|US20050288767 *||24 Jun 2004||29 Dec 2005||Scimed Life Systems, Inc.||Implantable prosthesis having reinforced attachment sites|
|US20050288768 *||28 Jun 2004||29 Dec 2005||Krzysztof Sowinski||Two-stage stent-graft and method of delivering same|
|US20060118236 *||29 Nov 2004||8 Jun 2006||House Wayne D||Implantable devices with reduced needle puncture site leakage|
|US20060229714 *||6 Jun 2006||12 Oct 2006||Sylvie Lombardi||Covered stent with encapsulated ends|
|US20060233990 *||13 Apr 2005||19 Oct 2006||Trivascular, Inc.||PTFE layers and methods of manufacturing|
|US20060233991 *||13 Apr 2005||19 Oct 2006||Trivascular, Inc.||PTFE layers and methods of manufacturing|
|US20060264138 *||13 Jun 2006||23 Nov 2006||Scimed Life Systems, Inc.||Composite ePTFE/textile prosthesis|
|US20070078512 *||5 Oct 2005||5 Apr 2007||Boston Scientific Scimed, Inc.||Variable lamination of vascular graft|
|US20070123811 *||3 May 2006||31 May 2007||Squitieri Rafael P||Squitieri hemodialysis and vascular access systems|
|US20070123968 *||8 Sep 2006||31 May 2007||Artegraft, Inc.||Self-sealing vascular graft|
|US20070167901 *||16 Nov 2006||19 Jul 2007||Herrig Judson A||Self-sealing residual compressive stress graft for dialysis|
|US20080027534 *||30 Aug 2005||31 Jan 2008||Edwin Tarun J||Self-Sealing Ptfe Graft with Kink Resistance|
|US20090211076 *||24 Feb 2009||27 Aug 2009||C. R. Bard, Inc.||Stent-graft covering process|
|US20100057196 *||12 Oct 2007||4 Mar 2010||C.R. Bard, Inc.||Vascular grafts with multiple channels and methods for making|
|US20100137969 *||26 Jan 2010||3 Jun 2010||Boston Scientific Scimed, Inc.||Composite Medical Textile Material and Implantable Devices Made Therefrom|
|US20100179642 *||28 Dec 2005||15 Jul 2010||C.R. Bard, Inc.||Vascular Graft With Kink Resistance After Clamping|
|US20100288421 *||25 May 2010||18 Nov 2010||Boston Scientific Scimed, Inc.||Implantable prosthesis having reinforced attachment sites|
|US20110040373 *||29 Oct 2010||17 Feb 2011||Trivascular, Inc.||Ptfe layers and methods of manufacturing|
|US20110125255 *||22 Oct 2010||26 May 2011||Trivascular, Inc.||Ptfe layers and methods of manufacturing|
|USRE41448||15 Aug 2002||20 Jul 2010||Hemosphere, Inc.||Squitieri hemodialysis and vascular access systems|
|USRE44639||15 Jan 2010||10 Dec 2013||Hemosphere, Inc.||Hemodialysis and vascular access system|
|WO2002100454A1 *||11 Jun 2002||19 Dec 2002||Boston Scientific Limited||COMPOSITE ePTFE/TEXTILE PROSTHESIS|
|WO2013090337A1 *||12 Dec 2012||20 Jun 2013||Neograft Technologies, Inc.||System and atraumatic mandrel for creating graft devices|
|U.S. Classification||623/1.1, 623/901|
|International Classification||A61F2/06, A61L27/00, A61L27/56, A61L27/16, A61L27/50, A61F2/88|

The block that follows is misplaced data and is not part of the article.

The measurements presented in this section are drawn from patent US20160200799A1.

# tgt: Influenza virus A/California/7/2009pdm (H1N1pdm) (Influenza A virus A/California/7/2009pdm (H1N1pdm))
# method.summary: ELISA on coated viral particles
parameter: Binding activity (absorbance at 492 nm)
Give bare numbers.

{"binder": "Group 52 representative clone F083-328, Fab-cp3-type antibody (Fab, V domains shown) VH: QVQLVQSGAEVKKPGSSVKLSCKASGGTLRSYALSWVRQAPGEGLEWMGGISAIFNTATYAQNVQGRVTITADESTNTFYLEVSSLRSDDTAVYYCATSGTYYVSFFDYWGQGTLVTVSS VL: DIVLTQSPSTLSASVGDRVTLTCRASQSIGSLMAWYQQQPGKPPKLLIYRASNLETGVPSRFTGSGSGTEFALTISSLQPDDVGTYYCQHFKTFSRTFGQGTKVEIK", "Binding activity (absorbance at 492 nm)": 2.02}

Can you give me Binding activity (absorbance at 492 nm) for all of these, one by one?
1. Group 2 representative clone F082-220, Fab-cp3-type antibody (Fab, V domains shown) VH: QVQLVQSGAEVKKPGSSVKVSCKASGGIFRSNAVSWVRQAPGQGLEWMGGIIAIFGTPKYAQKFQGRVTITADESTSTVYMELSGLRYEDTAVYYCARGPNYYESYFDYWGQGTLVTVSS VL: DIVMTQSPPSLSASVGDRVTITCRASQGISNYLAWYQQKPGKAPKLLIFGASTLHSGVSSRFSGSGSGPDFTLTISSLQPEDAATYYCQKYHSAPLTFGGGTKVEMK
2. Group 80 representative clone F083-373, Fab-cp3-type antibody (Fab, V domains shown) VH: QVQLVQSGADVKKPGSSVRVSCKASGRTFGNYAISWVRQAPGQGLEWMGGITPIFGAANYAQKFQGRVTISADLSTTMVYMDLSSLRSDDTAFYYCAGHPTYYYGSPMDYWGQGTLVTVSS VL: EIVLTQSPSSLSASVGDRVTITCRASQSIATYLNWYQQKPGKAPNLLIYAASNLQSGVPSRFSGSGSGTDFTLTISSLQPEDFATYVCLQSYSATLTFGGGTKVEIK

|Cooperative Classification||Y10S623/901, A61L27/507, A61F2002/0086, A61L27/16, A61F2002/072, A61L27/56, A61F2/06|
|European Classification||A61L27/16, A61L27/50E, A61F2/06, A61L27/56|
|28 Aug 2003||FPAY||Fee payment|
Year of fee payment: 4
|31 Oct 2006||AS||Assignment|
Owner name: MEADOX TECHNOLOGY, INC., MINNESOTA
Free format text: ASSIGNMENT OF ASSIGNORS INTEREST;ASSIGNOR:MEADOX MEDICALS, INC.;REEL/FRAME:018463/0917
Effective date: 19960401
Owner name: SCIMED LIFE SYSTEMS, INC., MINNESOTA
Free format text: MERGER;ASSIGNOR:MEADOX TECHNOLOGY, INC.;REEL/FRAME:018480/0181
Effective date: 19971231
|1 Nov 2006||AS||Assignment|
Owner name: BOSTON SCIENTIFIC SCIMED, INC., MINNESOTA
Free format text: CHANGE OF NAME;ASSIGNOR:SCIMED LIFE SYSTEMS, INC.;REEL/FRAME:018463/0593
Effective date: 20050101
|20 Aug 2007||FPAY||Fee payment|
Year of fee payment: 8
|24 Aug 2011||FPAY||Fee payment|
Year of fee payment: 12
|8 Mar 2013||AS||Assignment|
Free format text: ASSIGNMENT OF ASSIGNORS INTEREST;ASSIGNOR:BOSTON SCIENTIFIC SCIMED, INC.;REEL/FRAME:029940/0514
Owner name: ACACIA RESEARCH GROUP LLC, TEXAS
Effective date: 20121220
|14 Mar 2013||AS||Assignment|
Effective date: 20121227
Owner name: LIFEPORT SCIENCES LLC, TEXAS
Free format text: ASSIGNMENT OF ASSIGNORS INTEREST;ASSIGNOR:ACACIA RESEARCH GROUP LLC;REEL/FRAME:030003/0055
|29 Apr 2013||AS||Assignment|
Free format text: ASSIGNMENT OF ASSIGNORS INTEREST;ASSIGNOR:LIFEPORT SCIENCES LLC;REEL/FRAME:030310/0588
Effective date: 20121228
Owner name: ACACIA RESEARCH GROUP LLC, TEXAS
|3 Jul 2013||AS||Assignment|
Free format text: ASSIGNMENT OF ASSIGNORS INTEREST;ASSIGNOR:ACACIA RESEARCH GROUP LLC;REEL/FRAME:030740/0225
Effective date: 20130515
Owner name: LIFESHIELD SCIENCES LLC, TEXAS
|12 Mar 2014||AS||Assignment|
Owner name: LIFEPORT SCIENCES LLC, TEXAS
Effective date: 20140130
Free format text: ASSIGNMENT OF ASSIGNORS INTEREST;ASSIGNOR:LIFESHIELD SCIENCES LLC;REEL/FRAME:032420/0587